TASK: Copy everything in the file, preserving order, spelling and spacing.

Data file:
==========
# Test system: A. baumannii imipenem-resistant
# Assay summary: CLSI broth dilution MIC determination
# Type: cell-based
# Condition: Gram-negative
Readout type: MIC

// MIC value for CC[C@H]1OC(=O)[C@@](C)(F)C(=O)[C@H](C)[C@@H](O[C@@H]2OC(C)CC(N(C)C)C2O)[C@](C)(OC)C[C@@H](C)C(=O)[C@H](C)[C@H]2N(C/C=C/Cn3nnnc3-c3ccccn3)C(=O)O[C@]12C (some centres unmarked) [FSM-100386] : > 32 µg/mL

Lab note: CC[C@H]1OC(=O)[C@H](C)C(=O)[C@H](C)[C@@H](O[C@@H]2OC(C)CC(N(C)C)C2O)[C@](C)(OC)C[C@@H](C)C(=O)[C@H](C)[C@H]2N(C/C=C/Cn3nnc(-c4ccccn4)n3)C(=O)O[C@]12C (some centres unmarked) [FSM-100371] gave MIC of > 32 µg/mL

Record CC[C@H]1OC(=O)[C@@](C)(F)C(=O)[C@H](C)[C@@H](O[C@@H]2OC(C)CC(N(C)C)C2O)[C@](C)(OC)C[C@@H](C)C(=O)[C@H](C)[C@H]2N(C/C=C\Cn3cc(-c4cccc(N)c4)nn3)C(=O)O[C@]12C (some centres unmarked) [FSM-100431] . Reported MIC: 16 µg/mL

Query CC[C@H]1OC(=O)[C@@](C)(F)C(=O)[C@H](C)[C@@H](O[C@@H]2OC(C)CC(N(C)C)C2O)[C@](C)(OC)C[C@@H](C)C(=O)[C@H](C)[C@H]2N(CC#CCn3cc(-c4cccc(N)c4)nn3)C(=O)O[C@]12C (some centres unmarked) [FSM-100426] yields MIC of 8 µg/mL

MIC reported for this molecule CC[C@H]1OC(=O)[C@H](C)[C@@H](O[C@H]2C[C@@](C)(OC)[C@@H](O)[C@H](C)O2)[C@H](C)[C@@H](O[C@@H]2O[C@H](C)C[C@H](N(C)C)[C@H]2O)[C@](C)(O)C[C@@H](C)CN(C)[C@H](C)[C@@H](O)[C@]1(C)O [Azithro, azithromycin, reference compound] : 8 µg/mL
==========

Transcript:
# Test system: A. baumannii imipenem-resistant
# Assay summary: CLSI broth dilution MIC determination
# Type: cell-based
# Condition: Gram-negative
Readout type: MIC

// MIC value for CC[C@H]1OC(=O)[C@@](C)(F)C(=O)[C@H](C)[C@@H](O[C@@H]2OC(C)CC(N(C)C)C2O)[C@](C)(OC)C[C@@H](C)C(=O)[C@H](C)[C@H]2N(C/C=C/Cn3nnnc3-c3ccccn3)C(=O)O[C@]12C (some centres unmarked) [FSM-100386] : > 32 µg/mL

Lab note: CC[C@H]1OC(=O)[C@H](C)C(=O)[C@H](C)[C@@H](O[C@@H]2OC(C)CC(N(C)C)C2O)[C@](C)(OC)C[C@@H](C)C(=O)[C@H](C)[C@H]2N(C/C=C/Cn3nnc(-c4ccccn4)n3)C(=O)O[C@]12C (some centres unmarked) [FSM-100371] gave MIC of > 32 µg/mL

Record CC[C@H]1OC(=O)[C@@](C)(F)C(=O)[C@H](C)[C@@H](O[C@@H]2OC(C)CC(N(C)C)C2O)[C@](C)(OC)C[C@@H](C)C(=O)[C@H](C)[C@H]2N(C/C=C\Cn3cc(-c4cccc(N)c4)nn3)C(=O)O[C@]12C (some centres unmarked) [FSM-100431] . Reported MIC: 16 µg/mL

Query CC[C@H]1OC(=O)[C@@](C)(F)C(=O)[C@H](C)[C@@H](O[C@@H]2OC(C)CC(N(C)C)C2O)[C@](C)(OC)C[C@@H](C)C(=O)[C@H](C)[C@H]2N(CC#CCn3cc(-c4cccc(N)c4)nn3)C(=O)O[C@]12C (some centres unmarked) [FSM-100426] yields MIC of 8 µg/mL

MIC reported for this molecule CC[C@H]1OC(=O)[C@H](C)[C@@H](O[C@H]2C[C@@](C)(OC)[C@@H](O)[C@H](C)O2)[C@H](C)[C@@H](O[C@@H]2O[C@H](C)C[C@H](N(C)C)[C@H]2O)[C@](C)(O)C[C@@H](C)CN(C)[C@H](C)[C@@H](O)[C@]1(C)O [Azithro, azithromycin, reference compound] : 8 µg/mL